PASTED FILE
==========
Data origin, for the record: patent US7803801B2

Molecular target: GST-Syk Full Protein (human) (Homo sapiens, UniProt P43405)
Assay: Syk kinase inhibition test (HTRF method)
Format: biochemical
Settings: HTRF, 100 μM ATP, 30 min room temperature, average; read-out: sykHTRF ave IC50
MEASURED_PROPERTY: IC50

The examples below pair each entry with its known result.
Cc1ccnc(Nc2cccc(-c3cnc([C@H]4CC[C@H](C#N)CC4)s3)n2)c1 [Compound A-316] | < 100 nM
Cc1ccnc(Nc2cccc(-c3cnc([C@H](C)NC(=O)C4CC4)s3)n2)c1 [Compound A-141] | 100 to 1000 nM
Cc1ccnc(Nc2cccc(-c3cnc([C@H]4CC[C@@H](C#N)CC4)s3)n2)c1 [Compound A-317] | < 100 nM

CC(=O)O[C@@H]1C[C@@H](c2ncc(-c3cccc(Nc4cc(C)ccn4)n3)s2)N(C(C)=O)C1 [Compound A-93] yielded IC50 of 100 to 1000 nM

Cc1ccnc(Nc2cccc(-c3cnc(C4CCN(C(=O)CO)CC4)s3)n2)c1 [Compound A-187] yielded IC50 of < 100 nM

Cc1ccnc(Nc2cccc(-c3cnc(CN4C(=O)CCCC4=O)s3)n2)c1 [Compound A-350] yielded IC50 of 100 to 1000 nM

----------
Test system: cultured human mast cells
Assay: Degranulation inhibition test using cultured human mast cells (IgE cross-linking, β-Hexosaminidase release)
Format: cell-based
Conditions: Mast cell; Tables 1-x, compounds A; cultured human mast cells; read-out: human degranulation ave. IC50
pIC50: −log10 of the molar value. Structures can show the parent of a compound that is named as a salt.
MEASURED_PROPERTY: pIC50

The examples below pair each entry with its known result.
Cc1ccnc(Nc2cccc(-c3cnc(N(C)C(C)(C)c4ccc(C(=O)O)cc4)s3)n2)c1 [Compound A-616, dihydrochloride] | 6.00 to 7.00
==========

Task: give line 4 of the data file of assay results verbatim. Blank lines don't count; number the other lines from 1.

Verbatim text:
Format: biochemical